Mary Lynn Bochenek             Central Junior High
                               17248 S. 67th Ave.
                               Tinley Park, IL 60477

    To arrive at an equation of the form X = [ ] in which the variable is isolated 
and the solution is then obvious through use of equivalent equations. 

    -film cans (with appropriate weights inside and labeled)
    -balance scales (at least 2)
    -cards with equations written on them
    -handouts (equations to solve, twelve ball problem, the hundred 
     artisans, and various others)
    -overhead projector
    -card with equal symbol and not equal symbol


    Each film can weighs approximately 5 grams so I let that be my 1. A individual 
film can with cover is approximately 7 grams so I filled each can with sand, 
nails, money, etc. to have 10 grams be a 2, 15 grams be a 3, etc.  I let x = 4, y 
=3, z =8, w = 15 and v = 2 for my equations.  You also need cans labeled 3x-2, 2y, 
x-1, z-2, 3x, 5y, z/2, w/3 and 2y+1. 
    Equations used v=v, 2+3=5, y+4=7, 6=2+x, 4-1=3, x-1<>x, x-1=3, 6=z-2, 2*3=6, 
3x=12, 15=5y, 6/3=2, z/2=4, 5=w/3, 2y+1=7 and 3x-2=10. 
    Prior knowledge:  variables and expressions, order of operations, 
evaluating expressions, properties of operations and inverse operations. 
    Discussion at beginning:
    Solving equations:  "The basic idea is to find out what x is.  The catch is, 
that as soon as you do, they change it to something else!" 
    Equal symbol states that two expressions name exactly the same number. An 
equation is a number sentence which states that two expressions are equal.  
Therefore, an equation must have an equal symbol.  We discussed a not equal to 
symbol and defined a variable as a symbol, usually a letter, that can represent 
any number.  Remember when the solution of an equation is found, it must be 
checked.  Symmetric property states that x-4=9 is the same as 9=x-4 and 
commutative property states that 113 + x is the same as x+ 113. 
    I will use the pan-balance scale to demonstrate how to solve simple equations 
incorporating the concepts of our properties and inverse operations.  Each step is 
an equivalent equation that is easier to solve.  Although the equation changes in 
the process, the solution remains the same.  In your last step, the equation is so 
simple that it tells you the solution. 
    Okay, let's start with our first equation v=v.  I demonstrated on a balance 
scale how any number equals itself.  Also that if I add the same number to both 
sides of the balance scale, I will have an equivalent equation.  Then we proved 
2+3=5 on the scale.  Now two equations with variables are solved and checked.  
Discussion of what we did should lead to the Subtraction Property of Equality 
which states that subtracting the same number from both sides of an equation does 
not change the equality.  For all real nos. a, b, and c, if a=b, then a-c=b-c.  
    Our fourth equation 4-1=3 lead to a discussion of subtraction on the balance 
scale.  We must break 4 down to 3+1 and then take 1 away or we can add 1 to both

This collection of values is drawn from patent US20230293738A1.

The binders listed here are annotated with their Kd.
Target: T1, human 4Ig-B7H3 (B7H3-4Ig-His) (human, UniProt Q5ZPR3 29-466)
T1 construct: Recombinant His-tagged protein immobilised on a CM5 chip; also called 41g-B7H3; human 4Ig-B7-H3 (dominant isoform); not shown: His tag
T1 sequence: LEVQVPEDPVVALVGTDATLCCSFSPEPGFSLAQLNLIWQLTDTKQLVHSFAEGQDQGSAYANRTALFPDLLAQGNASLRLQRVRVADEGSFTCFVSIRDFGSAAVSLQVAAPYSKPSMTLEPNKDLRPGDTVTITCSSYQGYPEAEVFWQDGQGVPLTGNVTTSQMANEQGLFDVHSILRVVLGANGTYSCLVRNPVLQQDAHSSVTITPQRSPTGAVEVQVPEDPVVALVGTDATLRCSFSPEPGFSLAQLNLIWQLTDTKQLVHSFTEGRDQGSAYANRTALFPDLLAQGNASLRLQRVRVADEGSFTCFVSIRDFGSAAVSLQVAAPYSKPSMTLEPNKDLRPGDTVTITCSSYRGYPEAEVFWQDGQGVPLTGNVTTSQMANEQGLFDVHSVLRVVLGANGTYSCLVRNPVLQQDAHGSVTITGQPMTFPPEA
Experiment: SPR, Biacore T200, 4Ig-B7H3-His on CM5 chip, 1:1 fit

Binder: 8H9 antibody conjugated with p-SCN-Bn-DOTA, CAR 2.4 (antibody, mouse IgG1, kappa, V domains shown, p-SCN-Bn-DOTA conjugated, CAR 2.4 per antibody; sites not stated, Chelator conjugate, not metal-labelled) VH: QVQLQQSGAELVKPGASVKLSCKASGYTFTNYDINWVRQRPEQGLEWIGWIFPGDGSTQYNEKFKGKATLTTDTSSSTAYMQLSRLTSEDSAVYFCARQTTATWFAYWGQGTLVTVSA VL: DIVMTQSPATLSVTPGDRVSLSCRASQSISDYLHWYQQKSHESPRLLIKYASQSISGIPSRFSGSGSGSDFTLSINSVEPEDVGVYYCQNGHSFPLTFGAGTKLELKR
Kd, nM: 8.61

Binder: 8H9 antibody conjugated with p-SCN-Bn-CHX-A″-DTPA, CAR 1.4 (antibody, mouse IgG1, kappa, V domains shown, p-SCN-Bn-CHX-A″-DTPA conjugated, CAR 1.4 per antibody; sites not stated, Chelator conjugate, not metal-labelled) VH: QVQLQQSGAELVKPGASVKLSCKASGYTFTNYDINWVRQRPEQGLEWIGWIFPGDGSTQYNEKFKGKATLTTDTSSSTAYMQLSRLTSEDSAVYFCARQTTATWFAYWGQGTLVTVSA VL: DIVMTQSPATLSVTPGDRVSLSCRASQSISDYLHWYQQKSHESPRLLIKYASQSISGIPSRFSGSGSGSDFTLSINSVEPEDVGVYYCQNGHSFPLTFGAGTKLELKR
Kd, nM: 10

sides.  On the scale I showed that x-1 is not equal to x.  In order to equate them 
I must add 1 to x-1.  Therefore, I know that x-1+1=x.  Our next equation x-1=3 
uses the concept from the last equation that we must add 1 to both sides, then 
substitute x for x-1+1 to reach our goal x=4.  Have a student volunteer to 
demonstrate that 6=z-2.  This leads to a discussion of the Addition Property of 
Equality which states that adding the same number to both sides of an equation 
does not change the equality.  For all real nos. a, b, and c, if a=b, then 
    On to multiplication:  2*3=6 means 2 groups of 3 or 3 groups of 2. Both of 
these need to be demonstrated.  Therefore, 3x=12 means 3 groups of x = 12 so 3 x's 
need to be shown equal to 3x and then substituted for 3x can.  Now take away 
equals and you are left with x=4.  Make sure you check your answer.  Have a 
student demonstrate the next equation. This leads to the Division Property of 
Equality:  dividing both sides of an equation by the same nonzero number does not 
change the equality. For all real nos. a, b, and c, with c<>0, if a=b, then 
    Now for division:  6/3=2 is our first equation.  If we break 6 up into 3 
groups, each one will be a 2.  For z/2=4, we need to show they are equal and then 
show that z/2 + z/2 = z but z/2 + z/2 = 4 + 4.  Showing this on the scale leads to 
z=8.  Have a student demonstrate 5=w/3.  This leads to the Multiplication Property 
of Equality:  Multiplying both sides of an equation by the same nonzero number 
does not change the equality.  For all real nos. a, b, and c, with c<>o, if a=b, 
then ca=cb. 
    Finally we tried to solve 2y+1=7 on the scale using the concepts that we had 
learned in previous problems.  Break 7 into 6+1, then subtract 1 from both sides; 
break 2y into y+y and 6 into 3+3, then take away equals to have y=3.  Lastly, 3x-
    Students should now be given the handouts and solve the equations using the 
methods learned and the scales if needed.  When finished with their equations they 
need to try the Twelve Balls problem from the handout. This can be tried and 
demonstrated on the balance scale.  The other problems from the handouts should be 
discussed in later sessions. 

Return to Mathematics Index